• Who should be the Executor of your Will
    • What powers your Executor should have
    • Is a private Executor able to manage the complexity of your Estate?
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    What will my Executor be responsible for?

    The duties of the Executor can include the following:

    • Arranging the funeral
    • Informing beneficiaries of their entitlements  
    • Liaising with family members, beneficiaries and personal contacts with regard to Estate matters, business, financial and general arrangements
    • Arranging ongoing financial support for dependents while the Estate is being administered
    • Collecting all assets and checking their insurance  
    • Preparing an inventory of assets to ensure they are properly recorded and to ensure that all taxation, legal and accounting requirements are attended to  
    • Selling any assets that need to be converted to cash  
    • Obtaining Probate of the Will  
    • Collecting all assets and registering the Executor/Estate as owner for the period of administration
    • Maintaining proper tax and accounting records
    • Paying debts, taxes, testamentary and funeral expenses as required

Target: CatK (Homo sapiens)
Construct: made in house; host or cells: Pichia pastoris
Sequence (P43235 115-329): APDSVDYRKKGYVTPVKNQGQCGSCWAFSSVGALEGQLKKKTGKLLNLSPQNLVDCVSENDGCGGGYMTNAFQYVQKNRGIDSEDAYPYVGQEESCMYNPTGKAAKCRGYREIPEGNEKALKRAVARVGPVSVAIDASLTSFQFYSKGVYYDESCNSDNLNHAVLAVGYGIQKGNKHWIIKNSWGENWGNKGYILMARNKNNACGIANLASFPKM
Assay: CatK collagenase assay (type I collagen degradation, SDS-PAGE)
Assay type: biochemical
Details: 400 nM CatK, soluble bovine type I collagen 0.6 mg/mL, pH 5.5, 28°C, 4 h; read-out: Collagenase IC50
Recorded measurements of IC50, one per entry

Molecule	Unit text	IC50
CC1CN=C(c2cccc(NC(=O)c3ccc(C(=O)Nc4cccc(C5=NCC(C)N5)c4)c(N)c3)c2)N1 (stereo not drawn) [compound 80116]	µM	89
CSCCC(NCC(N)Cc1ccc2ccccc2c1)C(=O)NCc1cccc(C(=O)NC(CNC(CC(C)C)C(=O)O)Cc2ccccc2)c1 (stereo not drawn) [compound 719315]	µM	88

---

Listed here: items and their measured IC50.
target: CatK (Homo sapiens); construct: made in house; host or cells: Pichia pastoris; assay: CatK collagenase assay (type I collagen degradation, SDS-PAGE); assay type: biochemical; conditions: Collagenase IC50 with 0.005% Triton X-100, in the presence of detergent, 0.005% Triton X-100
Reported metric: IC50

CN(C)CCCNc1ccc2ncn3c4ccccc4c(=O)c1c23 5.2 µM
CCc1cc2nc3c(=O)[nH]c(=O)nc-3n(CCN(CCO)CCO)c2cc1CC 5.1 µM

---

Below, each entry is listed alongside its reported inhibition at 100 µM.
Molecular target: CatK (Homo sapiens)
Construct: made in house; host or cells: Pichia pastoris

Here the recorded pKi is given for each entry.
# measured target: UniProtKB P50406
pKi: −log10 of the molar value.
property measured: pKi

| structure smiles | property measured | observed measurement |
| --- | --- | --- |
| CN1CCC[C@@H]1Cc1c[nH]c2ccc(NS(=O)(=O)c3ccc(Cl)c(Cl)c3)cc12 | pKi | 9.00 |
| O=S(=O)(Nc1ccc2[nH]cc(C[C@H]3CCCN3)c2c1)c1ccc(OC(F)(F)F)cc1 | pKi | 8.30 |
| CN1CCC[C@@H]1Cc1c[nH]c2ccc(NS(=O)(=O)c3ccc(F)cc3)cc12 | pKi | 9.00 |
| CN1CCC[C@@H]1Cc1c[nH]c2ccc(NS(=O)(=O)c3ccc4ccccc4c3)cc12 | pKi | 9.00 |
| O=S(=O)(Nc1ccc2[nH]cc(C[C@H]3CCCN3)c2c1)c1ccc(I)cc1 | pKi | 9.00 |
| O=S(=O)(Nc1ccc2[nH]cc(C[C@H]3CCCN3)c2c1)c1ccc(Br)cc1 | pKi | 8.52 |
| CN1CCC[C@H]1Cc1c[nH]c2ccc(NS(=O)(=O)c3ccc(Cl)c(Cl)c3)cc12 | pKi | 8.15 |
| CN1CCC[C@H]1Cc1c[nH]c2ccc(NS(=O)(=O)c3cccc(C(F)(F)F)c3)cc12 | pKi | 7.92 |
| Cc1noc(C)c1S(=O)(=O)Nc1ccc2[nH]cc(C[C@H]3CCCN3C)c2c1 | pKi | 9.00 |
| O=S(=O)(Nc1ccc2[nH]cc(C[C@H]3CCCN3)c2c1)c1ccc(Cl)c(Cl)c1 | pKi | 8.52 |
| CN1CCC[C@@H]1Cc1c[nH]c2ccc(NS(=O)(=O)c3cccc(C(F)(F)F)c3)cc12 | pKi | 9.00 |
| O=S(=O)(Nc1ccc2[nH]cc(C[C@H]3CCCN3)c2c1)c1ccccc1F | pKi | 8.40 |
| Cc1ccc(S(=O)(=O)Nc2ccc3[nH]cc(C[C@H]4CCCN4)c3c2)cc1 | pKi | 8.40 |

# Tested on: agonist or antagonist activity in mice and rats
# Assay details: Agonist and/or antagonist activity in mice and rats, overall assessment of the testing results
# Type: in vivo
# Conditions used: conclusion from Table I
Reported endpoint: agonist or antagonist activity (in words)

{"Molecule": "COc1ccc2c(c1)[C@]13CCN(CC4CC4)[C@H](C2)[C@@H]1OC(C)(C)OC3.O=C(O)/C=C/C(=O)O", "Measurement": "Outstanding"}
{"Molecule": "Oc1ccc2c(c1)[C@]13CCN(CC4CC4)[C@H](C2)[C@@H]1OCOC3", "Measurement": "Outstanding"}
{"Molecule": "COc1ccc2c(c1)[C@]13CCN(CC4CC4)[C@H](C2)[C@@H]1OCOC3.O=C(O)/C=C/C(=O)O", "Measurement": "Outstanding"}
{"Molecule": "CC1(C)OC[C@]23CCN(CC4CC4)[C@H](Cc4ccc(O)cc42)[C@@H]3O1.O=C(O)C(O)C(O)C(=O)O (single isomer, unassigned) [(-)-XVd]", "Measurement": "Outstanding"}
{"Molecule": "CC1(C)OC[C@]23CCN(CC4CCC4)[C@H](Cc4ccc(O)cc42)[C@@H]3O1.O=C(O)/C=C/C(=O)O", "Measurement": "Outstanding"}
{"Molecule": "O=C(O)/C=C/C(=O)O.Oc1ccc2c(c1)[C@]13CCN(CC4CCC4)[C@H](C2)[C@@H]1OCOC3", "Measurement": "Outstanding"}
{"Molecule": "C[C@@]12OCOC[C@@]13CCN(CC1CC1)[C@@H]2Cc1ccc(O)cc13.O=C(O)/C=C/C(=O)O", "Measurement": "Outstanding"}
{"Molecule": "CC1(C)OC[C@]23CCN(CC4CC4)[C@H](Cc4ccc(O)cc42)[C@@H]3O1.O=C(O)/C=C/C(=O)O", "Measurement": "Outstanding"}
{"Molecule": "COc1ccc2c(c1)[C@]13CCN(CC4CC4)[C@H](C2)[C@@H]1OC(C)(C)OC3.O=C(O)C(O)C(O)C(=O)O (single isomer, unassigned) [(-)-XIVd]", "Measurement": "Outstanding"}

• Keeping all beneficiaries informed during the administration  
    • Distribution of specific bequests  
    • Payment of legacies  
    • Establishing any special trusts required
    • Distribution of any residuary Estate to the beneficiaries
    • Defending and, where necessary, settling legal claims against the estate

    If there is potential for conflict within your family you should consider an independent trustee to ensure that your wishes are carried out with integrity and sensitivity to all parties. 

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    Why appoint a trustee company as Executor?

    If a trustee company (such as Equity Trustees) is appointed as your Executor, you have far greater assurance that your assets will be managed and distributed impartially. Trustee companies are regulated by legislation and are required to maintain numerous safeguards to provide you with security and protection. Choosing Equity Trustees as your Executor will give you peace of mind that your estate will be administered professionally whilst removing a burden from your family.